Agence France-Presse

Turkey's Erdogan just moved into the world's most expensive palace. Here's what $615 million could have bought instead

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Turkish President Recep Tayyip Erdogan poses inside the new Ak Saray presidential palace (White Palace) on the outskirts of Ankara on Oct. 29, 2014.

Credit:

ADEM ALTAN

If Recep Tayyip Erdogan's brutal crackdown on protesters in Taksim Square wasn't enough to convince you that he's an autocrat, maybe his crazy new palace will do the trick.

With the Islamic State knocking on the door and around a million Syrian refugees living in his country, the Turkish president inaugurated a fancy new palace that he had built for himself at a cost of $615 million. 

Let that sink in for a second. $615 million.

What does that buy you these days? The Ak Saray, or "White Palace," comes with 1,000 rooms, 3.1 million square feet of space, and the title of largest residential palace in the world. (Previous record held by the Sultan of Brunei.) It's four times the size of Versailles, for historical comparison. 

That sounds about right for $615 million. But there are plenty of other things Erdogan should have done with that money. Here are 7 of them.

 

1) Deal with the Syrian refugee crisis in his own country

 

Around a million Syrians are now living in Turkey, having fled a horrifying civil war and the new arrival of the Islamic State. The UN Refugee Agency needs almost $500 million to care for them this year. Erdogan could have footed the bill and still have $115 million left for more reasonably appointed palace.

 

2) Stop Ebola

 

United Nations Office for the Coordination of Humanitarian Affairs (OCHA) estimates that it would cost $987.8 million to end the current Ebola outbreak. Add Erdogan's palace to the money other countries have already contributed and you'll exceed the magic number.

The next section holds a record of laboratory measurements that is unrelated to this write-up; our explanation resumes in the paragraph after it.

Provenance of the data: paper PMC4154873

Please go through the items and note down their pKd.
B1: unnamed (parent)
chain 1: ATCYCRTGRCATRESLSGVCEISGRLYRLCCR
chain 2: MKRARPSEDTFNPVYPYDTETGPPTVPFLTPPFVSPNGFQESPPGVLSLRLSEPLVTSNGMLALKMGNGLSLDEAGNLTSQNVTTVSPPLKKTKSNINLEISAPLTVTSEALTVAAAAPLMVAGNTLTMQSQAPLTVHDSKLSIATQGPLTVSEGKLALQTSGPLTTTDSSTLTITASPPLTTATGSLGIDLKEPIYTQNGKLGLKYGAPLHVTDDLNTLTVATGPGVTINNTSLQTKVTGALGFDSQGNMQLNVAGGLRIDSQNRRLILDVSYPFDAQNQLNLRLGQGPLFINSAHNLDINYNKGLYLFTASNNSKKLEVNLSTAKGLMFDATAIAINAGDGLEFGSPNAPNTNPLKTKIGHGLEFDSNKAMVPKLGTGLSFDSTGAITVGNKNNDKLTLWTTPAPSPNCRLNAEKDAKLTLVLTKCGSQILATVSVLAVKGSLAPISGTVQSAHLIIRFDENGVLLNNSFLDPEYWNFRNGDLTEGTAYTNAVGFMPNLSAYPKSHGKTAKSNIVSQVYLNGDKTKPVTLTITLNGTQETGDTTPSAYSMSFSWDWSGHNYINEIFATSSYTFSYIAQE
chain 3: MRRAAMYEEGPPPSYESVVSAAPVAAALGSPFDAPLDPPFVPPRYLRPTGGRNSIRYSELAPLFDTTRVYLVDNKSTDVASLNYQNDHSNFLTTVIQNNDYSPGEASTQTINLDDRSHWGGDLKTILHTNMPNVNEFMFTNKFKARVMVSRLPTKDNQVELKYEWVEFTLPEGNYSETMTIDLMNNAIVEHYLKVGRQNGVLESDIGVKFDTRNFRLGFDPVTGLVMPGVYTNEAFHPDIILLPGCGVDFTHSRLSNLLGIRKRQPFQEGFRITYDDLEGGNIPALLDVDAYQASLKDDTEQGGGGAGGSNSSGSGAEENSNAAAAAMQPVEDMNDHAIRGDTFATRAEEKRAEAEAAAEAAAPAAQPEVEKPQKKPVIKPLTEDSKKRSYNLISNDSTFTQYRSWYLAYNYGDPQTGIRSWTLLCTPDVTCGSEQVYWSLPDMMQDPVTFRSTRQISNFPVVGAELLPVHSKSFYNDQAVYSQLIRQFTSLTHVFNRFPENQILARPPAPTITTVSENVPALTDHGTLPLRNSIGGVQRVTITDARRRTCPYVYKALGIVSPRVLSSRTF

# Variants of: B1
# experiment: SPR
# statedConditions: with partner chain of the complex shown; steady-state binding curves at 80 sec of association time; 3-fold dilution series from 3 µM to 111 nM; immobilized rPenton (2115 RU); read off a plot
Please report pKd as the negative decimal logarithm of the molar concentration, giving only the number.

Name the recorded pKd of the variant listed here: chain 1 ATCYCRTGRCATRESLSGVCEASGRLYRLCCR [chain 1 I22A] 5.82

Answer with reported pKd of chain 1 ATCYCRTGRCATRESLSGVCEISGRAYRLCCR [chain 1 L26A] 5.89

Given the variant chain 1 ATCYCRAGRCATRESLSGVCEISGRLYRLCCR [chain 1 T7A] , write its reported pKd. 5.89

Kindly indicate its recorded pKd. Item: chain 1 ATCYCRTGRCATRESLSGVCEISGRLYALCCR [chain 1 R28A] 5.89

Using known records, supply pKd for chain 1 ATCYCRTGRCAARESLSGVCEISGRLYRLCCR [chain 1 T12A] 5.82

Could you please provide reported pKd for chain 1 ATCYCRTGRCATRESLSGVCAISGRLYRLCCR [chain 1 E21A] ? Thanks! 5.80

3) Cover humanitarian aid needs in several countries for an entire year

 

As of Aug. 2014, OCHA estimates it would need to raise $9.9 billion dollars to cover global humanitarian aid needs for the year. Erdogan's palace could make a big impact in high need areas like Syria, Sudan, South Sudan, the Democratic Republic of Congo, and Somalia, which need billions in aid. And it would cover the entire aid needs of many other countries, including Afghanistan ($406 million), Iraq ($312 million), Central African Republic ($565 million), and Yemen ($592 million).

 

4) Forgive student debt for 21,200 Americans

 

This would be awfully generous, but hey, why not, when we're building giant palaces. Total student debt in the United States now stands at $1.2 trillion, with the average debtor carrying $29,000. Come on, Tayyip, help us out.

 

5) Give every person in Ankara $136, or $44 for every person in Istanbul, or $8 for ever person in the entire country

 

There are 4.5 million people in Ankara, 14 million people in Istanbul, and 75 million people, altogether, in Turkey. Instead of building a stupid palace, Erdogan could have just handed out a bunch of money. Seriously.

 

6) Hire 24,415 experienced teachers for a year

 

In Turkey, a teacher with 15 years of experience earns an average of $25,189 (compared to a US average of $38,136). So instead of building a palace, maybe hire a bunch of teachers.

 

7) Buy the reigning NBA champion San Antonio Spurs

 

If Erdogan is going to insist on indulging himself like a Sultan, he could at least buy a decent sports team. Technically, the Spurs are valued at $660 million, so the palace won't cover it, but maybe some haggling will bring the price down.

In MiscellaneousAgence France-PresseAgence France Presse.

Tagged: Turkey.